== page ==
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Posted: 5/23/2005 11:30:20 AM EDT
[Last Edit: 5/23/2005 11:31:25 AM EDT by Johninaustin]
I'm in the process of selling my home and buying a custom built lake home. We've done everything except the closing, (Jun 1st) earnest money, (grace period is expired) inspections, financing, repairs and re-inspection, bought insurance, movers have an appointment, the whole 9 yards. The plan was to move on the day of closing into a brand new home we have had built. The loan for the new home was predicated on the 90K equity we would gain from the sale of the OLD home. Contracts have already been finalized and signed.

Now, the buyer of the old home says he's changed his mind. He's tied up two Real Estate agencies, a builder, and over a quarter million worth of property.

I have yet to hear back from the Real Estate guys on this, they went into a huddle this morning.

I really detest the "sue" word, but is there another option at this point?
Link Posted: 5/23/2005 11:35:46 AM EDT
I had to sue the prior owner of my home in order to make him close.

He had sellers remorse...probably becasue he under-priced this house.

We had a clause in the agreement that said the sale was contingent upon him closing on the new house that he was moving into, and he actually defaulted on that contract (and walked from a 10k deposit, which the home builder was happy to take) to try and prevent our deal from closing.

Link Posted: 5/23/2005 11:43:28 AM EDT
You have a binding contract, but ussually in these contracts there are outs, financing ect. However if there is no out for this person you will at the minimum get to keep the escrow money from him and go ahead and contact an attorney. These are situations when lawsuits are necessary, you sign a contract to do something, than do it and if you don't, expect legal ramifications.
Link Posted: 5/23/2005 11:46:28 AM EDT
He's gonna walk away scott free. If you don't have on writing that he's bailing because he changed his mind, you're screwed. He'll come up with some excuse in the agreement or say it's a finance issue.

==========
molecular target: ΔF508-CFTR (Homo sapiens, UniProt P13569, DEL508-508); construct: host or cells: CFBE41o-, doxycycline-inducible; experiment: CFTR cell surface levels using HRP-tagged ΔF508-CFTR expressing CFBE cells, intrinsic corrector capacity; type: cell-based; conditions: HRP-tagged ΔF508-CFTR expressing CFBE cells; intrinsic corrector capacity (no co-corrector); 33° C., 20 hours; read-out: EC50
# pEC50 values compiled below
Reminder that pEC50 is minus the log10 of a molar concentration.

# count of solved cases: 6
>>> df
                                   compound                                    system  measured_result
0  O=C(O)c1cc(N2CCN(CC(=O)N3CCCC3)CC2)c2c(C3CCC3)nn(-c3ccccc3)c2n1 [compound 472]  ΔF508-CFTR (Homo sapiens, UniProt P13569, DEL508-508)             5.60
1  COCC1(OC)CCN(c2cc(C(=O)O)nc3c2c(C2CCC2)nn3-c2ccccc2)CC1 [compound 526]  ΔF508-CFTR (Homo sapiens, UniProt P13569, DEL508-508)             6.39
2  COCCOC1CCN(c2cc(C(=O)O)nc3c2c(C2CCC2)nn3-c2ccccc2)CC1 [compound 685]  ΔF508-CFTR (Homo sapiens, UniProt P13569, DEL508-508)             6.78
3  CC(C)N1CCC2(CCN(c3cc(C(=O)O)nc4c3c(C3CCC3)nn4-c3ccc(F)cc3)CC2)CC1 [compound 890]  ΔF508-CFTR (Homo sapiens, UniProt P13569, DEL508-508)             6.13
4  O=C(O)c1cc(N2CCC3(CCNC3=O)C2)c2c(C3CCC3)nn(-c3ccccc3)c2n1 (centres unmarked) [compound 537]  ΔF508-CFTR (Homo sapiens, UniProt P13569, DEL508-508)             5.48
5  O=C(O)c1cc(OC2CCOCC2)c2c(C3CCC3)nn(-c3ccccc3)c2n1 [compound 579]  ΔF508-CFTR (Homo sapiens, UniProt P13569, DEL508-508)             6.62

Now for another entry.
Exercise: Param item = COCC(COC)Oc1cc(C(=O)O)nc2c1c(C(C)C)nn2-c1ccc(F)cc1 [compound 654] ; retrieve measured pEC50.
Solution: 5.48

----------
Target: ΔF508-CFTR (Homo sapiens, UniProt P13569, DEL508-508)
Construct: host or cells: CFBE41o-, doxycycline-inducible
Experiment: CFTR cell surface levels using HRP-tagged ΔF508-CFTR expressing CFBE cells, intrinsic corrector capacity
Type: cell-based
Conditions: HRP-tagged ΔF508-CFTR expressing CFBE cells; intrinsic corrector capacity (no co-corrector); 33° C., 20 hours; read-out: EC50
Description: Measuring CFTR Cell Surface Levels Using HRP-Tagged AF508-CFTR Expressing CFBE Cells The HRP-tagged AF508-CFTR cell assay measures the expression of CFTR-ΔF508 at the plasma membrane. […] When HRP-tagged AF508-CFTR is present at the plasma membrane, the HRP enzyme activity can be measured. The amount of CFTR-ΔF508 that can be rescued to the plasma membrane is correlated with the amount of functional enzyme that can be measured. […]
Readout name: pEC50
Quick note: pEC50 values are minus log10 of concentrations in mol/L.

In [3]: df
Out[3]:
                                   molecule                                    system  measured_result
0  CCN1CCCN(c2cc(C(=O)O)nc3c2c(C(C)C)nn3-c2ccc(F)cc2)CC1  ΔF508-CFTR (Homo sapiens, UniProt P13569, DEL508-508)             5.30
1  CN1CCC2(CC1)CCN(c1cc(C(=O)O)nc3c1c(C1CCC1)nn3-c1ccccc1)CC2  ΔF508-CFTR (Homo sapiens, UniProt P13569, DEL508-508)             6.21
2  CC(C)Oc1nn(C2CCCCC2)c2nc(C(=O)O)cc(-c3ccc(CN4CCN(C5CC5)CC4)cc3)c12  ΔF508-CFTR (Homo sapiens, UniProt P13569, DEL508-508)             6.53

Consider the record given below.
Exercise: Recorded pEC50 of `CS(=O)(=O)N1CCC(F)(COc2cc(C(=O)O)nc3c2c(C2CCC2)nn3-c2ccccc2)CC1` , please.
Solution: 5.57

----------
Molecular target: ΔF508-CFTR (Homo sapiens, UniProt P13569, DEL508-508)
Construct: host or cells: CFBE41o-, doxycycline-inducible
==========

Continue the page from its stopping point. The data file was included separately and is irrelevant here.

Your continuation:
I had tow offers back out on me because of "financing issues" that had already been pre-approved. They just wanted to skate, and the monetary amounts exceeded yours by a fair margin.
Nothing I could do but swallow the loss...
Link Posted: 5/23/2005 12:13:33 PM EDT
First & foremost, review the contract you & the purchaser signed with your attorney. Hopefully you are using a lawyer that specializes in real estate (not some friend that does trusts, wills, trial work, etc. & agreed to give you a "good deal" to handle the paperwork) as he/she will know the ins and outs of contracts in your area.
Don't talk to the purchaser or their agent (if they're using one). Refer everything to your closing attorney & let the lawyers for you & the other side talk this out.
Don't be surprised if all you "win" is the earnest money. I hope this turns out for you ok.

p.s.--I sold real estate in TN & this is how situations such as this were handled. Your results, options & procedures may vary depending on various laws from state-to-state, etc.
Link Posted: 5/23/2005 12:28:49 PM EDT
[Last Edit: 5/23/2005 12:30:58 PM EDT by EricTheHun]
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